Have you ever met someone who seemed to always recall events in a completely different manner than how you know they occurred? No matter how sure you are, they glibly dismiss what you say, insisting on an opposite chain of events? Did you find yourself second-guessing your every move, not wanting to make decisions because you knew they would be wrong? Find yourself constantly apologizing? You may have been a victim of gaslighting.
Gaslighting is a behavioral trait of people with Narcissistic Personality Disorder, and is a complicated form of psychological abuse used by these individuals on family, friends, employees, significant others, to gain and maintain control. Gaslighting refers to gradually manipulating or twisting the truth over a period of time in order to cause the partner to doubt what they see, feel, think and know to be true. Victims will at times doubt their sanity. While some in early use of this trait are less skilled and more easily spotted, others have developed significant subtly and finesse over time, and may not be noticed until significant damage has been done. Over time the narcissist has redefined the reality of his/her victim and uses this as a control mechanism. Control may be over not only important aspects of the relationship, but also insignificant aspects: choice of clothes, how tasks are performed, even facial expression.
“Psychology Today” describes stages of gaslighting from the victim’s standpoint. First, the reaction is disbelief. “How could he possibly say that “I” was flirting with a man, when I know for a fact that it was he who was flirting with another woman?” for example. The victim finds the behavior strange, but thinks it is just an off moment, and may even make up excuses for the incident.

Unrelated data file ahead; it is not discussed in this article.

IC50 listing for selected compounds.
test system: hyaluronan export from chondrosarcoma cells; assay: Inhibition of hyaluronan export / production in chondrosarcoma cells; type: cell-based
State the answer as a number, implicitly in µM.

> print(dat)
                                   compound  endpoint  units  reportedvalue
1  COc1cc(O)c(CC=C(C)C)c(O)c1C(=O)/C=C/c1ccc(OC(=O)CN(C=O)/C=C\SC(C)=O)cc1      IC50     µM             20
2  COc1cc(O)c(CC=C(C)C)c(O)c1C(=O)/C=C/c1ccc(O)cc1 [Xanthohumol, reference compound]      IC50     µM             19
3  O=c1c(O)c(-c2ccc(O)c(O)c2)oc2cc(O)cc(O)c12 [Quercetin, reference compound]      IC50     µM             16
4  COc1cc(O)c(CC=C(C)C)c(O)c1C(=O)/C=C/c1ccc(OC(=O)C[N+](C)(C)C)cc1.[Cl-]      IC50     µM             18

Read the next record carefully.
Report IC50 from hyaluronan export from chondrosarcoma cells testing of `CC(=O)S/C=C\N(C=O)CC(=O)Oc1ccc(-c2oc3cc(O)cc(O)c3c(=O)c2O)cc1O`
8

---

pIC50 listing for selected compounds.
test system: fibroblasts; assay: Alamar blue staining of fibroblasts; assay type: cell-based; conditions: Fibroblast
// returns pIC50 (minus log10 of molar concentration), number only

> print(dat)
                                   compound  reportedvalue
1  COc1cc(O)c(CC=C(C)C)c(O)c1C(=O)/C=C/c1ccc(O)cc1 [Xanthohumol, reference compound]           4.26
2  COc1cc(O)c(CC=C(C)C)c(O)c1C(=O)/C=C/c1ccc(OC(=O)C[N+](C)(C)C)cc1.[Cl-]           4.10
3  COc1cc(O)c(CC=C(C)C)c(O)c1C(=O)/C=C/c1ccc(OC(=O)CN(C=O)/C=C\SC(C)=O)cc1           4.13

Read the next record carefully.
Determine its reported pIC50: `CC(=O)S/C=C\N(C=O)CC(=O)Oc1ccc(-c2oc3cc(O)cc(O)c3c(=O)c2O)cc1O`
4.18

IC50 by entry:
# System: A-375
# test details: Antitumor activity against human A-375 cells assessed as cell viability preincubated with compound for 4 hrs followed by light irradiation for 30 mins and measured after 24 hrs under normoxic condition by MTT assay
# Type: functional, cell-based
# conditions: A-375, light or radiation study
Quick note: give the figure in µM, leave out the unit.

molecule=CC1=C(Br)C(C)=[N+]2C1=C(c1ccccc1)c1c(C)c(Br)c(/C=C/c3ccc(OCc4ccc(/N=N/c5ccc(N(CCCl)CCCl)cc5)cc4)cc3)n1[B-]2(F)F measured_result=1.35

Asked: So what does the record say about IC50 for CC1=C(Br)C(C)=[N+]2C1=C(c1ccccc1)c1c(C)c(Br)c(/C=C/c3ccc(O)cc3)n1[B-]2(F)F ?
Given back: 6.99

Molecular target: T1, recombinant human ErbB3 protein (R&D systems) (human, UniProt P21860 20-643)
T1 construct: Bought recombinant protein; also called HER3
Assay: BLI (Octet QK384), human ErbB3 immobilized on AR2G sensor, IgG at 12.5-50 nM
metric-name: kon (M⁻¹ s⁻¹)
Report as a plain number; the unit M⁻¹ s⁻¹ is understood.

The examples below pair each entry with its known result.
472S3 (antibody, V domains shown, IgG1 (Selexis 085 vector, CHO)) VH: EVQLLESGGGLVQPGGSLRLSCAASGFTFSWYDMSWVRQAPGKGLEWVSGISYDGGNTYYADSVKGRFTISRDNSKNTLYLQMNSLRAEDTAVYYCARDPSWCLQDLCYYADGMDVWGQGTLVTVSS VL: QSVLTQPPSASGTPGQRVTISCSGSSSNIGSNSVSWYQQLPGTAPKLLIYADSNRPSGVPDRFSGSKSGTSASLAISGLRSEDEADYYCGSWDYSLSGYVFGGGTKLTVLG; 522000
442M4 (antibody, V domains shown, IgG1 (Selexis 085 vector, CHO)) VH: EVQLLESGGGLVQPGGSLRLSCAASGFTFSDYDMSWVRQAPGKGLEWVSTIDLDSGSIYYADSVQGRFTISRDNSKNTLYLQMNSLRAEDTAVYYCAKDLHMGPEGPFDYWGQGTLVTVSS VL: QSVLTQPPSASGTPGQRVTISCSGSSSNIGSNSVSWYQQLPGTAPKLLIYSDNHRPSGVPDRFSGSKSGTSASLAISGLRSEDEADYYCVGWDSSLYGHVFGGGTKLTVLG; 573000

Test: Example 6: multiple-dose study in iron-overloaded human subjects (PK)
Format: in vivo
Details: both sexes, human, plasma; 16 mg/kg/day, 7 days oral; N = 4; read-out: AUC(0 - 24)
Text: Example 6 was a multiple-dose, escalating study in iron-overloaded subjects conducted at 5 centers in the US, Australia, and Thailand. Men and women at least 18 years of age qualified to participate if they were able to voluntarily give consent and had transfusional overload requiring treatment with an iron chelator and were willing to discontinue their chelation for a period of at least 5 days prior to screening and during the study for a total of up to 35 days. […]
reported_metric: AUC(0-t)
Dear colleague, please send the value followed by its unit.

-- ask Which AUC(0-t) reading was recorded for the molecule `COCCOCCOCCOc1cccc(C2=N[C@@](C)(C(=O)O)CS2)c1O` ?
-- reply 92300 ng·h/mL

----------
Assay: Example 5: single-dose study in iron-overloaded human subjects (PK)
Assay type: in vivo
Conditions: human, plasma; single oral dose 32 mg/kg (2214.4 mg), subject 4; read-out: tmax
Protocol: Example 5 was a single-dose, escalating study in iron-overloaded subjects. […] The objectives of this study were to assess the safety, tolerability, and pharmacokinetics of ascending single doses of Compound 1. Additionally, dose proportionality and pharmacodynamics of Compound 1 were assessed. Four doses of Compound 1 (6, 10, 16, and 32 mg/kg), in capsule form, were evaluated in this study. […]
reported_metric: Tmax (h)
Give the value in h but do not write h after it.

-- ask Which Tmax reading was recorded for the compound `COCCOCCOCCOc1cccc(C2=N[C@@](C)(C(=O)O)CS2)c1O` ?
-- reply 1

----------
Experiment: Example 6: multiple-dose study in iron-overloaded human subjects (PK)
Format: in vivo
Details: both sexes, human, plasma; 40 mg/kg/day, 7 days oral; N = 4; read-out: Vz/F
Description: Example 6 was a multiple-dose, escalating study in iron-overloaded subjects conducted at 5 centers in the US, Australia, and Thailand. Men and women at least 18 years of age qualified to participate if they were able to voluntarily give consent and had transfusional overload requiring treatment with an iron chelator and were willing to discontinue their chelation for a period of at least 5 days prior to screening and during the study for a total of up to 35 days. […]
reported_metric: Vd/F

The second stage is defensiveness. The victim has realized that something just isn’t right. I KNOW I was not rude to him/her. Why are they insisting I insulted them? The victim questions the manipulations and asserts their knowledge of what they know is true. However, the conversation goes in a continuous loop with the narcissist continuing, with increasing incredulity, to insist that what they are saying is fact. This causes increasing stress and frustration to the victim. No matter what they do, or how hard they try to please this person, they are met with the same “flipping of the script”.
Finally depression sets in as the third stage. The victim gives up and has no faith in their own knowledge, memory, or abilities. The victim is unable to feel joy, and does not recognize him- or herself (again according to “Psychology Today”). They feel as if they cannot do even the most mundane tasks right. The victim blames themselves for not being a good enough wife, boyfriend, employee, friend, parent…
Once the gaslighting is recognized, this cycle of mental abuse can be broken, with time and support to regain the inner strength, and sanity, that were there, but called into doubt.
Relevance to National Paranormal Society: The incidence of psychological and other abuse is staggering. Narcissistic personalities are more common than one would think, and exist in differing degrees. Once a person doubts what they see, hear, feel, they are more likely to buy into the group mentality…”if others believe this, then I will too, since I can’t think for myself”. They may avoid looking for an explanation for activity due to low self-confidence. They may state whatever the gaslighter convinces them that they see/do not see, hear/do not hear. An objective investigator should watch the relationship dynamic. As investigators are not generally trained in this area, they should not attempt to intervene beyond their training, but consider this in their interactions and evidence analysis.